All Roads Lead To Rome – Part 2

So – after two nights in Zurich (it was supposed to be one but that’s a private story) – we headed Due South…. Now that’s a great TV series.   It would be so easy to go off at a tangent and discuss the merits of a Canadian Mountie and his Wolf on our screens but perhaps I should leave that for another day.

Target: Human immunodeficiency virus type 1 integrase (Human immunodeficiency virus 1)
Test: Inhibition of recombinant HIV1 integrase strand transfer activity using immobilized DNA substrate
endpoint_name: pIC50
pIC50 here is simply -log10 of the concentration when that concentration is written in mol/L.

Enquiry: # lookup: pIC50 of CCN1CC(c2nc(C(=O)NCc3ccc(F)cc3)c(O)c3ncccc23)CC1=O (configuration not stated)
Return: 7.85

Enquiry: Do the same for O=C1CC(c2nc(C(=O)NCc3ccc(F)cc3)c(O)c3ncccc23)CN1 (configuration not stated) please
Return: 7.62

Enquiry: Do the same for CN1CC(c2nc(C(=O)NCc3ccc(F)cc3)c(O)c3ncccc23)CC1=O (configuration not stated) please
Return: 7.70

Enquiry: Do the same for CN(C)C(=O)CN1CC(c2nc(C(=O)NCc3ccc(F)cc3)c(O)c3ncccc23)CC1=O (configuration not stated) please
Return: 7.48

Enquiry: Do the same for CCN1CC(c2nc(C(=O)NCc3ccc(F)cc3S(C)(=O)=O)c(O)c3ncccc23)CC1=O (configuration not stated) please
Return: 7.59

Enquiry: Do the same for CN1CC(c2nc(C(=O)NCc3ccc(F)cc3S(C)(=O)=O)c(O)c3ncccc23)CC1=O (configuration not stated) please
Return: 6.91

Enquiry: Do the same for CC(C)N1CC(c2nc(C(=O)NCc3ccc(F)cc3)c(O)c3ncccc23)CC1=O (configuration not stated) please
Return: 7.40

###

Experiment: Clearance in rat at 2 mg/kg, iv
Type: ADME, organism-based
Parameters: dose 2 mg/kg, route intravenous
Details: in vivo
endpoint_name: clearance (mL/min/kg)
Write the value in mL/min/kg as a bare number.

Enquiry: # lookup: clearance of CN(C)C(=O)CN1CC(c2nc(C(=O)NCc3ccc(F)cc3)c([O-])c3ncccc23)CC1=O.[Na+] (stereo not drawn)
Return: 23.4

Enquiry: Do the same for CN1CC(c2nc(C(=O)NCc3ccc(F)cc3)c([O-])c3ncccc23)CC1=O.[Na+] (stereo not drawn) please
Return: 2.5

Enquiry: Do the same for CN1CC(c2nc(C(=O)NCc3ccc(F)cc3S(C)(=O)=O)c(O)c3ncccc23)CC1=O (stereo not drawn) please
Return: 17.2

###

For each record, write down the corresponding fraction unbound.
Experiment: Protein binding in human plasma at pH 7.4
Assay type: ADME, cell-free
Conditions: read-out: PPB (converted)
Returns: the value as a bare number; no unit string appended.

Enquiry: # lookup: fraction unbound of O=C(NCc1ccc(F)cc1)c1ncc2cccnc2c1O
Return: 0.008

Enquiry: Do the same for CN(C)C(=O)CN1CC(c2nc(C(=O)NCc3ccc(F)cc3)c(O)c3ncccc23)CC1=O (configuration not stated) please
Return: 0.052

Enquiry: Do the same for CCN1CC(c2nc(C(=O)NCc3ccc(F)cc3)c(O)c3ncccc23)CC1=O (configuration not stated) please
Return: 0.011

It was an early departure from Zurich on a Cisalpina express train made up of an ETR470 multiple unit.   Walking down the side of the train I explained to our Son the significance of the hydraulic damping mechanisms on the side – this was to be his first ride on a tilting train.   The technology was first engineered in the UK and put into service trial by the then British Railways as the Advanced Passenger Train (APT).   Unfortunately demonstration runs for the press resulted in too many drunken hacks feeling ill and they gave it such a roasting that the political will to complete the project was lost – another victory for the lions of Fleet Street in their war against British jobs.   The technology was sold to Italy and resulted in the highly successful Pendolino trains – subsequently bought by Virgin Rail for the West Coast mainline (buying back our own technology!).   However, all is not well with the ETR470’s.   They suffer from passengers (not drunken Fleet Street Hacks but ordinary Joe Public) becoming sick due to their motion.   They also have a record of in service failures and blocked toilets (which could certainly make people sick).   Our journey from Zurich to Milano included a blocked toilet – not a problem for me with my hollow legs but not nice for my good lady who had to wander a bit further down the train to find a safe haven.   None of us found the motion unpleasant – in fact the train rarely exceeded a moderate speed and I doubt that the tilting mechanism bought much in the way of time savings.